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World Could Grapple with Hunger Pandemic by the End of the Year

Marion Charatan

Posted on May 26, 2020 13:52

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Experts say the economic effects of the COVID-19 health pandemic will likely trigger unprecedented hunger around the world

There hasn't been a day since news of the worldwide pandemic hit that you can't find a story related to COVID-19. I struggled with despair seeing visceral images of hospital patients lining hallways, comatose on ventilators, or bodies being loaded onto freezer trucks. It has been sobering for all of us. 

What's also disturbing is the prediction that the world will suffer from a famine of "biblical proportions," said David Beasley, Executive Director of the UN's World Food Program. I have seen what hunger does to people.

A few years ago, I volunteered at a local food bank. It was an uplifting experience, not only to help others but to nurture emotional connections. When I heard firsthand why someone was "down and out" and simply couldn't afford to buy food, it was an eye-opener. I knew that folks struggle -- but it was painful to learn from a homeless man, 40 years old and articulate (he took pride in his appearance even if he had to clean up in a library restroom), that he had lost his job as a stylist at an upscale hair salon in Seattle, making 150K a year, because he was late to work one too many times and the owner wouldn't tolerate it. So, he was living on the street and destitute a year later, following an eviction.

A pretty, well-spoken young woman told me she was from a wealthy family and had been attending the University of WA, until she got pregnant and was disowned by her parents. She said she had no choice but to drop out of school in her second year and go on TANF (Temporary Assistance for Needy Families) so she could care for her baby.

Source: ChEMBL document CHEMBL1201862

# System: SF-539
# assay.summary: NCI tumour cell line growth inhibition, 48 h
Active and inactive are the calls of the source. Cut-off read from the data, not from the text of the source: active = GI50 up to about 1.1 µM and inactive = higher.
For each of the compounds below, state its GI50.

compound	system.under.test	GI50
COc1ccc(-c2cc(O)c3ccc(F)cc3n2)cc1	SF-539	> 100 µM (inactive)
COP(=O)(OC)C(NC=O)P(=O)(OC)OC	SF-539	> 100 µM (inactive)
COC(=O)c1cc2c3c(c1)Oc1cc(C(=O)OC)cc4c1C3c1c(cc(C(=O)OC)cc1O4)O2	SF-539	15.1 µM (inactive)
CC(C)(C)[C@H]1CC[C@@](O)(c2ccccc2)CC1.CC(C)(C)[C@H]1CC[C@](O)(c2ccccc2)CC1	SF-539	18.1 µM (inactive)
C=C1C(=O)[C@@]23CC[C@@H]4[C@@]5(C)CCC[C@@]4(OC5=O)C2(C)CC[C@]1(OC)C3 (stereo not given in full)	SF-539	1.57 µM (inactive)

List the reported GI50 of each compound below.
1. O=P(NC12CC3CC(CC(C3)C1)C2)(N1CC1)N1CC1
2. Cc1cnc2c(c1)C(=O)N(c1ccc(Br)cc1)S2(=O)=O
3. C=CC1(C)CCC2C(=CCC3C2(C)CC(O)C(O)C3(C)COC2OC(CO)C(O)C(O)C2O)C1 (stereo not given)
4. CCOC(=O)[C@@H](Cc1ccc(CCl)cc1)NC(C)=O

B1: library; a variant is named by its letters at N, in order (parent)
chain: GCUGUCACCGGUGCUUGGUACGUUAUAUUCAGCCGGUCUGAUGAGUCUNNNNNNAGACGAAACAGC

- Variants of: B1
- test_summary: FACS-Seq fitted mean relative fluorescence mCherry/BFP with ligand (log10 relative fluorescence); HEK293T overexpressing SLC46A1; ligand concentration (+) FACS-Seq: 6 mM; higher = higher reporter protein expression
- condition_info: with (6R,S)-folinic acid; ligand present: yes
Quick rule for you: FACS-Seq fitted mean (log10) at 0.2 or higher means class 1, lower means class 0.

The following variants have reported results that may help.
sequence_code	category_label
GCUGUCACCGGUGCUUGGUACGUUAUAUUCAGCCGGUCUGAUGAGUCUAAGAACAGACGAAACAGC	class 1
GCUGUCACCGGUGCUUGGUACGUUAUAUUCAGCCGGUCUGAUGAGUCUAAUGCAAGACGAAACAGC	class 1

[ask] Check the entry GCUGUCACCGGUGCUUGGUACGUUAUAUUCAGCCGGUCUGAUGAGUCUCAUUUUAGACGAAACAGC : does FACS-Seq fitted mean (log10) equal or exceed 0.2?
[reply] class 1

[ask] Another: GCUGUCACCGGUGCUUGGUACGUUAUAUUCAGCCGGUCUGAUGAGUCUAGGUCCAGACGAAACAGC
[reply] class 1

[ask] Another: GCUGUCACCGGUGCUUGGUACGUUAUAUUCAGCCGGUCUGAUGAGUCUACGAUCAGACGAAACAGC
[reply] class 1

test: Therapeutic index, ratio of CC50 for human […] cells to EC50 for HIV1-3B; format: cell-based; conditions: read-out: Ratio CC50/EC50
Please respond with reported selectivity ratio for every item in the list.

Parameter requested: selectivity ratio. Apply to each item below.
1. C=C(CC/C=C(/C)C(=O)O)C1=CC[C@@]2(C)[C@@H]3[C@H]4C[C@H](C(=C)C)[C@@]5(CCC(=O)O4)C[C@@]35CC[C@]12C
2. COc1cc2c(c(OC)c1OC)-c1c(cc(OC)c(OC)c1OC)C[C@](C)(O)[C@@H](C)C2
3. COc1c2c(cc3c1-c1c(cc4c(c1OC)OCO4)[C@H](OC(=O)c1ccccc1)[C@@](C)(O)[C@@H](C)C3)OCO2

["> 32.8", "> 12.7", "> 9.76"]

Then there was the 59-year-old man with a gentle temperament, quiet and clearly intelligent. His story -- he had a Ph.D. in Physics and taught at the U until he had a complete nervous breakdown and could no longer work. He was "too embarrassed" to tell his daughter, who lived and taught school in Portland. His disability check barely covered his expenses. Sad but true stories and there were many more tales about mental illness, addiction, loss of work, being older or disabled, that led to little to no income. 

What happened to these people? I have thought about them over the years. With the pandemic, I hope they are not experiencing more hardship as food banks are getting fewer donations: they face record shortages.

Where does this leave people? The worst-case scenario states that 265 million people worldwide could be headed toward famine by the end of 2020. The US Congress and legislatures around the world must take immediate steps to protect the vulnerable. The clock is ticking.

On a positive note: I learned the professor finally told his daughter and now comfortably lives with her and his son-in-law safely out-of-state.

Marion Charatan

Posted on May 26, 2020 13:52

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